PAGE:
The Joy of Retrenchment

I remember when I was still in high school my dad came home from work one evening and looked like death. Some of his colleagues had been retrenched that day. He didn’t know if he was next in line, and that thought was terrifying to our typical middle-class 1980’s nuclear family.

Fast forward to a few months ago, end February, when I was sitting at the small boardroom table across from my then-MD and the HR consultant. He could barely say the words or look me in the eye, and left most of the talking to the HR hit-man. It was a big shock, especially since my employer was so blatant about getting rid of me (the company wasn’t doing badly – three bros in management just didn’t like my girl power). Looking back on it now though, it was fine. Handling a crisis is one of my finer skill sets, albeit one I prefer to use less frequently.

So much of our occupation is wrapped up in our identity. It’s what we do with our time for 7 days every week if you have a 9-5. But somewhere between growing up (read: paying bills), contributing to Nkandla, and the here and now, the workplace has evolved. Suddenly “The 9-5” isn’t a thing anymore. My dad spent a large chunk of his life at one company, and that was wonderful and respected. When he retired he would get a gold watch and feel satisfied for a job well done.

But by the time I entered the workplace things had changed. I made a good move to Universal Music and started in marketing at the very bottom. 10 years ago this was a solid company with a safe reputation and management ran a tight ship. That all changed when UMG bought EMI. Personally and professionally, you couldn’t have brought together two more different cultures. The integration (or not) of these two groups was the hardest professional task I’ve ever had to work through. No one can be productive in an environment with constant bullying, one-upmanship and back-stabbing (and of course, immunity if you’re part of The Boys Club). It turned me into a person I didn’t like being, and I experienced a personal crisis while trying to deal with work stress. This was at a time when many people described the company as toxic. Thankfully, Sufjan Stevens saved my life.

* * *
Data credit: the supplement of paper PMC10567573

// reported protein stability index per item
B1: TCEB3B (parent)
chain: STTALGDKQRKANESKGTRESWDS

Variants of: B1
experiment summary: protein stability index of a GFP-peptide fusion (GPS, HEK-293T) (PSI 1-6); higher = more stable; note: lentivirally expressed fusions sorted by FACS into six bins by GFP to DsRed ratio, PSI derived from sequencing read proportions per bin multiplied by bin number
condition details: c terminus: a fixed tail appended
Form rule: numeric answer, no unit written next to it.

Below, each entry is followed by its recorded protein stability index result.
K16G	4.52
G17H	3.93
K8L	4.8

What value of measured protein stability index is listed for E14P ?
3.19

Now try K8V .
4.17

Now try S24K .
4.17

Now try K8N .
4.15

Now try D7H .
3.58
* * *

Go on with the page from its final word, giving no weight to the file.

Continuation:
If I could give anyone advice about working in a poisonous environment it would be: “Don’t.” It’ll tear you apart on the inside, and life’s too short to be unhappy. I’m no longer the Marketing Manager at a leading record label and I wouldn’t want to be that anymore anyway. The worst is over and record labels are back making money again, now from streaming, but the power dynamic has never been more flat. When you’re working at a label it’s difficult to have perspective and see the industry as a whole, partly because of arrogance but also because of the pressure. The competition is fierce and there are hungry, innovative companies out there working in the music industry. I’m working with two of those young companies now.

My husband, parents, and friends have all been extremely supportive. Since getting the boot I’ve also been reminded that one’s reputation follows you. By working hard and working smart you will always be looking after yourself. And change is good. These days I spend more time with my family, and I work with people who want to work with me. The old stigma of retrenchment shouldn’t really exist anymore. It happened to me and it turned out to be no biggie. A growing percentage of people worldwide are contractors who work remotely and virtually everyone has a side gig. If you don’t have one yet then maybe it’s time for you to get one.

Cover art: “Middle Finger in the Air” is by Alexandra Tellez.

Author: Wendy

My hovercraft is full of eels. Genuinely interested in music metadata.

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